Many people who live in the city choose to have a place in the country to get away from the hustle and bustle. Whether it’s a cabin in the woods, or a beach house on the ocean, a vacation home to get away on the weekends is a welcome escape for many city-dwellers. One New York City couple decided they also wanted a place in the country but took a much more unconventional route: they chose to buy their dream farm. The only catch? Neither of them are farmers.
For the Love of Food
Claire Ko and Eugene Kwak had been shopping at the Union Square Greenmarket for years. During that time, they became increasingly curious about where their food was actually coming from.
Claire, a 38-year-old chief people officer at a cheese company, and 40-year-old Eugene, an architect, decided to take their curiosity to the next level. Their idea? Buy some land, give most of it to a young farmer, and build a two-family house where they could all live together. At least, that’s what Eugene began dreaming of.
Born and raised in Seoul, South Korea, Claire considered herself a city girl, and initially had some reservations.
“I’ve only lived in cities. I don’t know anything about living in a house, or even a suburb,” she said .
Despite having no real rural-living experience, Eugene was much less deterred. He had been exposed to the culinary scene living in the city, which sparked his interest in food systems.
“I wanted to combine food systems with my design abilities, and try to create something that was innovative,” he explained .
Eugene spent the next two years learning everything he could about farming. He also spent much of that time searching for a place to put his dream farm.
To help his learning process, he volunteered at Stone Barns Center for Food and Agriculture, at Glynwood Center for Regional Food and Farming, and attended farming workshops.
The Dream Farm
In march 2018 the couple bought a sixteen-acre plot in Crawford, New York, in Orange County for 175 thousand dollars. The land used to be part of a dairy farm but was now unused. They named the project Togather.
Eugene designed the home himself which contains two apartments. The larger, two thousand-square-foot main unit was for them, and the smaller, one thousand-square foot unit would be for a farmer tenant. Construction was completed in February 2019, with a total cost of 630 thousand dollars.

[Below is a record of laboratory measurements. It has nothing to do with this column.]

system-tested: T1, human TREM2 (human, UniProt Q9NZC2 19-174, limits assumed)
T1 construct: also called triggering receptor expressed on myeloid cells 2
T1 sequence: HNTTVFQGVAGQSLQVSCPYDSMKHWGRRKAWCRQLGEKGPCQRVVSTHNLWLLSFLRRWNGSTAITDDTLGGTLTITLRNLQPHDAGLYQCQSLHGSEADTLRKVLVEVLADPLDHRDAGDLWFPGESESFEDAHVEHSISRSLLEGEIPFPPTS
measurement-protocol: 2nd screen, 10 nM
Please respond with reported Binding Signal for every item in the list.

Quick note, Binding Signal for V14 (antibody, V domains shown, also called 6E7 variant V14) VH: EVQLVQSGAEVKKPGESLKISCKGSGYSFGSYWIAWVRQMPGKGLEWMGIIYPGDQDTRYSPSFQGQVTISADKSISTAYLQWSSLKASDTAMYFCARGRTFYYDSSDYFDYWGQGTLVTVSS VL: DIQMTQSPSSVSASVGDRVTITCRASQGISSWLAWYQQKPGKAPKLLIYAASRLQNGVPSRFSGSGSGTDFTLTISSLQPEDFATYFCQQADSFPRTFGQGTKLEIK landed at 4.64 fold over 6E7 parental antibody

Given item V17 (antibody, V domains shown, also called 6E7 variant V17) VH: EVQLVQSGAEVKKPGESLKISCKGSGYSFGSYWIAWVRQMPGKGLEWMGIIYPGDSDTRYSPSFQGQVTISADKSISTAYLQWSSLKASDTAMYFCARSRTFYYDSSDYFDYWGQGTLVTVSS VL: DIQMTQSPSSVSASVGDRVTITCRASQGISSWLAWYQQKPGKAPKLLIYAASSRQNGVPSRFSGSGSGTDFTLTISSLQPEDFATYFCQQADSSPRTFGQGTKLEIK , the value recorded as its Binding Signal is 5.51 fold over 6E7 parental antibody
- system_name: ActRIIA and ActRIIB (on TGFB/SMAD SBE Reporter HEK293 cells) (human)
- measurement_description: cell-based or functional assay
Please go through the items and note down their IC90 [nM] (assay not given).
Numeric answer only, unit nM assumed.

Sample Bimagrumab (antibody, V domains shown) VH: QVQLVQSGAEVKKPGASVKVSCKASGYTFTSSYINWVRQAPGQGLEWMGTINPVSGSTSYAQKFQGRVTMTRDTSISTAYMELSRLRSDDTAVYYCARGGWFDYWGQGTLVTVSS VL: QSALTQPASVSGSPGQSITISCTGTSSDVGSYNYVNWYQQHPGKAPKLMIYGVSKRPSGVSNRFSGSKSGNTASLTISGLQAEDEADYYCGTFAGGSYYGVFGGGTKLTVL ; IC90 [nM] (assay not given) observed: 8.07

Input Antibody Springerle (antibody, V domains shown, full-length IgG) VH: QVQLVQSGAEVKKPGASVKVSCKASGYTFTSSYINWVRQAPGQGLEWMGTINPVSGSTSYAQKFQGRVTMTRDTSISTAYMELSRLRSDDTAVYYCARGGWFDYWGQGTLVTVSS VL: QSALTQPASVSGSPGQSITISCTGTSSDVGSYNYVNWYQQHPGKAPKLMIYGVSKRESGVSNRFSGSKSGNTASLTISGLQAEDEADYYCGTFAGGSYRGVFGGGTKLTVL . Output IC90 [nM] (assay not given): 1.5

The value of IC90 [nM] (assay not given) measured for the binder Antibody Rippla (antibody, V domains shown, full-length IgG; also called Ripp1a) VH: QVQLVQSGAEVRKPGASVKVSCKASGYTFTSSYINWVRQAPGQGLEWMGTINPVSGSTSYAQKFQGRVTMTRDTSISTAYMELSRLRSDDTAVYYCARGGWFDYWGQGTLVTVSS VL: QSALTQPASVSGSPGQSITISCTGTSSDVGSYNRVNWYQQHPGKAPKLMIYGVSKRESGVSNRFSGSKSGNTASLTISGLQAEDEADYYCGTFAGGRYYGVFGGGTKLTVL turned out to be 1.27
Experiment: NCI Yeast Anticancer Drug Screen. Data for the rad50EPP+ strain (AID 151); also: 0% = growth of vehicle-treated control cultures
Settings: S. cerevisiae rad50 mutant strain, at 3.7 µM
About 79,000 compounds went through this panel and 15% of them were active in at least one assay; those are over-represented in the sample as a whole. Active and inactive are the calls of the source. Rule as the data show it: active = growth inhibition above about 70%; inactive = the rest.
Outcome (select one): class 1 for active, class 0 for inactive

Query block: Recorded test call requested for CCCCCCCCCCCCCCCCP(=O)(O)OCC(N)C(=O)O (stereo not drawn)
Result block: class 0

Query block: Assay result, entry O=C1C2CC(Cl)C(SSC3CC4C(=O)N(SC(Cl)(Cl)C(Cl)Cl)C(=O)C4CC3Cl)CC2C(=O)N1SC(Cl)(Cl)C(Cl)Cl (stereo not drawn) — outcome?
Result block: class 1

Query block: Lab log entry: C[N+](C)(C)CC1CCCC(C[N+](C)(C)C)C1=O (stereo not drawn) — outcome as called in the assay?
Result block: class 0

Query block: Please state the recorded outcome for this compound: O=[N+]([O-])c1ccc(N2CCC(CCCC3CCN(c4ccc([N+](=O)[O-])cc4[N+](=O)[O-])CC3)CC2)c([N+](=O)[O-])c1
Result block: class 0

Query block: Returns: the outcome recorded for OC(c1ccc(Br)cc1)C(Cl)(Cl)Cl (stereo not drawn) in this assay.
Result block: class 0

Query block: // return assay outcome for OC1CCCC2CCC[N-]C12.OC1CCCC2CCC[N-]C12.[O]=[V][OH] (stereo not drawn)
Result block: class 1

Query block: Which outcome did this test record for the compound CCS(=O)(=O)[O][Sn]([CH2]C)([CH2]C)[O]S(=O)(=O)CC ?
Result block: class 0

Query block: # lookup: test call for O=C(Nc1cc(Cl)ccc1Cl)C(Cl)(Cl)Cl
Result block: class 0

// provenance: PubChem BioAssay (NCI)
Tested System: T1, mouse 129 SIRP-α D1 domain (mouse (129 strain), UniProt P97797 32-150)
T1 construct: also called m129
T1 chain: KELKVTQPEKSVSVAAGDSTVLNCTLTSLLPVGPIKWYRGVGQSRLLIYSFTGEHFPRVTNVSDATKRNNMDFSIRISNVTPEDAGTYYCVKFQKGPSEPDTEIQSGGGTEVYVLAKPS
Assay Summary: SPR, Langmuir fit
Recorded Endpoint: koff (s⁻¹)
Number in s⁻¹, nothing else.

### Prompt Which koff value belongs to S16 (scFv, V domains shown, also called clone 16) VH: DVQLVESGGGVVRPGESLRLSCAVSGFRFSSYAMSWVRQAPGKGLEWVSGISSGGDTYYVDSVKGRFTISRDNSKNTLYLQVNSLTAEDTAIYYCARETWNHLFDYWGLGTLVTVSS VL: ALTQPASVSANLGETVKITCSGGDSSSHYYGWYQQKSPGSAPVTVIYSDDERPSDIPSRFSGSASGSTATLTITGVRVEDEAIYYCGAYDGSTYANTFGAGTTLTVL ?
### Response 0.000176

In an effort to help a farmer establish a farm, they decided to offer a free thirty-year lease on up to five acres of the land. They put the rental price for the home at 1100 dollars per month, well below the average rental cost in the area.
“I wanted to really support and empower young and beginning farmers,” Mr. Kwak said .
They used a website called the Hudson Valley Farmland Finder, which connects landlords to farmers, to find their tenants.
After dozens of interviews, Eugene and Claire chose to give the spot to Melissa Phillips and Jack Whettam. 34-year-old Whettam had previously worked as director of sales at a golf company, and Phillips had a master’s degree in sustainability.
After giving birth to their daughter, however, the young couple realized they wanted something different out of life. They then spent some time at Kern Family Farm in North Fork, California, where they learned about regenerative farming.
Hidden Acre Farm
Along with Claire and Eugene, they started Hidden Acre Farm. They produce vegetables and flowers, which they sell at farmer’s markets in the city. Getting to that point, however, took a lot of hard work and money. Whettam and Phillips put their entire savings into the farm, and also used a loan.
“When we arrived, it was just a field of weeds,” said Whettam. “You’ve got to dig a well, and then you’ve got to get the water from the well to the crops…We put in cold storage for our vegetables, greenhouses, fencing. We farm organically and regeneratively, so a lot of investment went into improving the soil and bringing in compost and other soil amendments.” 
Initially, Kwok and Ko were splitting their time between the city and the country, but when the novel coronavirus hit New York City, the couple ended up staying at the farm for five months.
“Because of Covid-19, we spent a lot more time during spring at the property,” Ms. Ko said. “We were able to help with getting the market ready, harvesting, weeding.” 
While the process was by no means easy, the level of joy they have received from the project has been immeasurable. They have built a high level of appreciation for what nature has to offer, and it’s possible that their dream farm has turned a city dweller into a countrywoman after all.
Keep Reading: One-Acre Permaculture Garden Helps Feed 50 Families
The post Their Dream Was a Working Farm (But They Weren’t Farmers) appeared first on The Hearty Soul.